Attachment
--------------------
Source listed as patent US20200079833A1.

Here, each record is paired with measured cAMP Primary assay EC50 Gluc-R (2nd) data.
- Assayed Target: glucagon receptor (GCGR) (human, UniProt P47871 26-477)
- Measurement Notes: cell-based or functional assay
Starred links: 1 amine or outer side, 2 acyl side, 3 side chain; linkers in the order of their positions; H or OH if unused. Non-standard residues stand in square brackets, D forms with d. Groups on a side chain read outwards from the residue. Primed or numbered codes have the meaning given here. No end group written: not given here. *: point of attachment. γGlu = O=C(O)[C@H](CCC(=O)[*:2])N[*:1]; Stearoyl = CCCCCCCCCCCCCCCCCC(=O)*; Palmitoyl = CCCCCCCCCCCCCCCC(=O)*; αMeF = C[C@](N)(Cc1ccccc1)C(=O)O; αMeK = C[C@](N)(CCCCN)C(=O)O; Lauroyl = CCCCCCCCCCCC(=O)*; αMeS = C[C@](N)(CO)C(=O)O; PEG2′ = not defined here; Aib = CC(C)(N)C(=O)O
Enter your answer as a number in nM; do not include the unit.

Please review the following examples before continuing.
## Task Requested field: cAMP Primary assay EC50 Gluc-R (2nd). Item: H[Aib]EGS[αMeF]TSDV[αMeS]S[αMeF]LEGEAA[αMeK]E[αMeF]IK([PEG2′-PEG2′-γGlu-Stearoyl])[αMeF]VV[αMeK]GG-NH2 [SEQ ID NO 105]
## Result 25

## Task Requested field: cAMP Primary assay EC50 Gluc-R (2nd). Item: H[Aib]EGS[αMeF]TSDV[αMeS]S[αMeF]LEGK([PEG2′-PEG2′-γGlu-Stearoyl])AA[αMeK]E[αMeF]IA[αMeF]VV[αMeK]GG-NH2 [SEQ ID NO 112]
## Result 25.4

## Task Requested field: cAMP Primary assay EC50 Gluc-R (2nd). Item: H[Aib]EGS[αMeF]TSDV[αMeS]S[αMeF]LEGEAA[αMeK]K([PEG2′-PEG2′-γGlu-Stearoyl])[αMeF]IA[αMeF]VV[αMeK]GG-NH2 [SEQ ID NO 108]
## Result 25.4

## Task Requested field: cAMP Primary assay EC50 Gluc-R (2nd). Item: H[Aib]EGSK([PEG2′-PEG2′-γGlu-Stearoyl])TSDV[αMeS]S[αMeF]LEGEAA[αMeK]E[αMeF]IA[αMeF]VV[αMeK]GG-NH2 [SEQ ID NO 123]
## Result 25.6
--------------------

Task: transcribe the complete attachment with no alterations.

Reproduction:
Source listed as patent US20200079833A1.

Here, each record is paired with measured cAMP Primary assay EC50 Gluc-R (2nd) data.
- Assayed Target: glucagon receptor (GCGR) (human, UniProt P47871 26-477)
- Measurement Notes: cell-based or functional assay
Starred links: 1 amine or outer side, 2 acyl side, 3 side chain; linkers in the order of their positions; H or OH if unused. Non-standard residues stand in square brackets, D forms with d. Groups on a side chain read outwards from the residue. Primed or numbered codes have the meaning given here. No end group written: not given here. *: point of attachment. γGlu = O=C(O)[C@H](CCC(=O)[*:2])N[*:1]; Stearoyl = CCCCCCCCCCCCCCCCCC(=O)*; Palmitoyl = CCCCCCCCCCCCCCCC(=O)*; αMeF = C[C@](N)(Cc1ccccc1)C(=O)O; αMeK = C[C@](N)(CCCCN)C(=O)O; Lauroyl = CCCCCCCCCCCC(=O)*; αMeS = C[C@](N)(CO)C(=O)O; PEG2′ = not defined here; Aib = CC(C)(N)C(=O)O
Enter your answer as a number in nM; do not include the unit.

Please review the following examples before continuing.
## Task Requested field: cAMP Primary assay EC50 Gluc-R (2nd). Item: H[Aib]EGS[αMeF]TSDV[αMeS]S[αMeF]LEGEAA[αMeK]E[αMeF]IK([PEG2′-PEG2′-γGlu-Stearoyl])[αMeF]VV[αMeK]GG-NH2 [SEQ ID NO 105]
## Result 25

## Task Requested field: cAMP Primary assay EC50 Gluc-R (2nd). Item: H[Aib]EGS[αMeF]TSDV[αMeS]S[αMeF]LEGK([PEG2′-PEG2′-γGlu-Stearoyl])AA[αMeK]E[αMeF]IA[αMeF]VV[αMeK]GG-NH2 [SEQ ID NO 112]
## Result 25.4

## Task Requested field: cAMP Primary assay EC50 Gluc-R (2nd). Item: H[Aib]EGS[αMeF]TSDV[αMeS]S[αMeF]LEGEAA[αMeK]K([PEG2′-PEG2′-γGlu-Stearoyl])[αMeF]IA[αMeF]VV[αMeK]GG-NH2 [SEQ ID NO 108]
## Result 25.4

## Task Requested field: cAMP Primary assay EC50 Gluc-R (2nd). Item: H[Aib]EGSK([PEG2′-PEG2′-γGlu-Stearoyl])TSDV[αMeS]S[αMeF]LEGEAA[αMeK]E[αMeF]IA[αMeF]VV[αMeK]GG-NH2 [SEQ ID NO 123]
## Result 25.6